Wingtips
Cross the Line
Artoffact Records

Wingtips’ breakout release Exposure Therapy was one of the best records of 2019; a bracing mixture of electronics and dreamy guitars that read as classic darkwave in spots and pensive post-punk in others. The follow-up LP Cutting Room Floor finds the duo of Vincent Segretario and Hannah Avalon pushing harder into a more explicitly pop direction, a move that makes sense given their penchant for big hooks and melodies. The result is a record that feels like something of a departure from their previous material without abandoning their key strengths.

When we say that Wingtips flirt with full-on pop numbers, we’re not kidding; their 2020 cover of Australian popsters Savage Garden’s “Tears of Pearls” presages much of the sound of Cutting Room Floor. It’s a sound that they prove themselves fairly adept at pulling off; lead single “Cross the Line” jumps out of the gate with peppy synth programming, makes a dash to its buzzy chorus, and then introduces a chiming guitar-line that accents Segretario’s lead vocals and Avalon’s backups. The band play with that template in various ways: closer “Wish U the Best” slows it down for a sentimental mid-tempo ballad, “Crystal Clear” goes for a more sparse arrangement that highlights the melody, but it’s ultimately just the songcraft and canny arrangement choices that makes these songs work.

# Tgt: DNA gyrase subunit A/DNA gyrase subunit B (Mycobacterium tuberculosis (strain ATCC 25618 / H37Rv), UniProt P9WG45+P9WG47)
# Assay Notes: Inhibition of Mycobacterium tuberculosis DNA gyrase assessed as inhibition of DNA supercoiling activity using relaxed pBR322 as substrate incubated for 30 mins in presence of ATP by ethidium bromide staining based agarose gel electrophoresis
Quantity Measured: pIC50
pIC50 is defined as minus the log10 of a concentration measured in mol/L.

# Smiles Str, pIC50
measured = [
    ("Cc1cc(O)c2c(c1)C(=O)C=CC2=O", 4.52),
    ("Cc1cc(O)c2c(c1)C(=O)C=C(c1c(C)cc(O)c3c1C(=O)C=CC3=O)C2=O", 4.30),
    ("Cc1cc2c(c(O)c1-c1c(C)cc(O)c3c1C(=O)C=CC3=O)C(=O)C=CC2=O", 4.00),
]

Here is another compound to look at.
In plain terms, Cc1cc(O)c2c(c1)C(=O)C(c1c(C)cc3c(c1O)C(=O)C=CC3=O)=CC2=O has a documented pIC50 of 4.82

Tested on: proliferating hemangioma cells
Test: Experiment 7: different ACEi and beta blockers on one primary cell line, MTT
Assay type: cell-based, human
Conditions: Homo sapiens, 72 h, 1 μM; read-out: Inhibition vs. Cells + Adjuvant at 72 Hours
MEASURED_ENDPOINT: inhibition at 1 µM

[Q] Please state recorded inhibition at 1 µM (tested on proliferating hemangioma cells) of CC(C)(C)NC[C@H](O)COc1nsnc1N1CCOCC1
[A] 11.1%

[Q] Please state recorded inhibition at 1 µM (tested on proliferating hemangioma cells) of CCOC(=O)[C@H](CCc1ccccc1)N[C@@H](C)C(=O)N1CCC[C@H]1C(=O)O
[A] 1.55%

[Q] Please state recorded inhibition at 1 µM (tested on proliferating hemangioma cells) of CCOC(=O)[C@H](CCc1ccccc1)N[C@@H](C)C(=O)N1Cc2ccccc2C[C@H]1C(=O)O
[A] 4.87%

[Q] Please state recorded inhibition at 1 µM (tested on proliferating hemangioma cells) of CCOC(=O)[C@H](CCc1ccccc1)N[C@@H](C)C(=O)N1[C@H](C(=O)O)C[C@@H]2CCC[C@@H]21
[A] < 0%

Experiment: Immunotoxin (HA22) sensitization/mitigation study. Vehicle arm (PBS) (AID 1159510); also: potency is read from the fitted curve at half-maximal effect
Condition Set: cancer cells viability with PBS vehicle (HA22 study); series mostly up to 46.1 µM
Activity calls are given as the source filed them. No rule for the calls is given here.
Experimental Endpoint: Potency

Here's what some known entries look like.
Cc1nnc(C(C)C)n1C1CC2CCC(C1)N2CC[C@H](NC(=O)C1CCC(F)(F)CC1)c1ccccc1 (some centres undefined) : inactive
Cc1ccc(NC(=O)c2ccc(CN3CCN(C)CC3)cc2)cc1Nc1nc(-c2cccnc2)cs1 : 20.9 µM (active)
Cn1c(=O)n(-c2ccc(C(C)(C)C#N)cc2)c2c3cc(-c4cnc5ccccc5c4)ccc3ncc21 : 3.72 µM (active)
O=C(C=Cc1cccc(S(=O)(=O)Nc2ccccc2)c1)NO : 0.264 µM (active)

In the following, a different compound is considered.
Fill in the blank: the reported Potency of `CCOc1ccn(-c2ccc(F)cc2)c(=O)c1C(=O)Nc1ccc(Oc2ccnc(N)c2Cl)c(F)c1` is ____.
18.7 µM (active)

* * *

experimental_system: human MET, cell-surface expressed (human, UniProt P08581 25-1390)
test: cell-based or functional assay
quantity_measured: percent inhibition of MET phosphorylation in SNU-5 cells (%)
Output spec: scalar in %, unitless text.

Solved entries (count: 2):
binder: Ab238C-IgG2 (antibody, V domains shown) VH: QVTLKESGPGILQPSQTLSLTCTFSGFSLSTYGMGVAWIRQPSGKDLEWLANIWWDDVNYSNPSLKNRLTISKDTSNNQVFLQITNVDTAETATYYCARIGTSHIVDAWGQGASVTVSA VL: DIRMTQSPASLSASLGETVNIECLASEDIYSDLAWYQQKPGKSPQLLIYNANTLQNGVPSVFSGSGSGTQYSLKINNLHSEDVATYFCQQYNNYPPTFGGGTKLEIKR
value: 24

Which is not to say that the band have abandoned their previous sound in its entirety. “Repetitive” works the same kind of twinned tremolo guitar and vocal line and stabby synths that were the band’s darkwave bread and butter on the previous record, and the melancholy “Four Walls” is exactly the sort of nod-to-The-Cure anthem they’ve always excelled at. That those songs can sit comfortably with their more sunny neighbours mostly has to do with how good Wingtips are at using their toolset in the differing contexts; regardless of the style of the song, you’ll never mistake Segretario’s vocals or the tasteful use of guitar and synths. It’s how the bombast of opener “Minimalistic” and the funky techno-tinged “Shrinking” are quite different in isolation, but of a piece in the context of the LP.

That kind of excellence in execution is probably Wingtips’ greatest asset at this point. The songs are good, and the performances and programming are excellent, but it’s Wingtips’ understanding of how to put all those things together that makes Cutting Room Floor a fun and engaging listen. Whether this is the destination they’ve always been heading towards or just a stop in a much longer journey, the speed and surety of their evolution leaves little doubt that they’ll sound good no matter what they put their hand to. Recommended.

Buy it.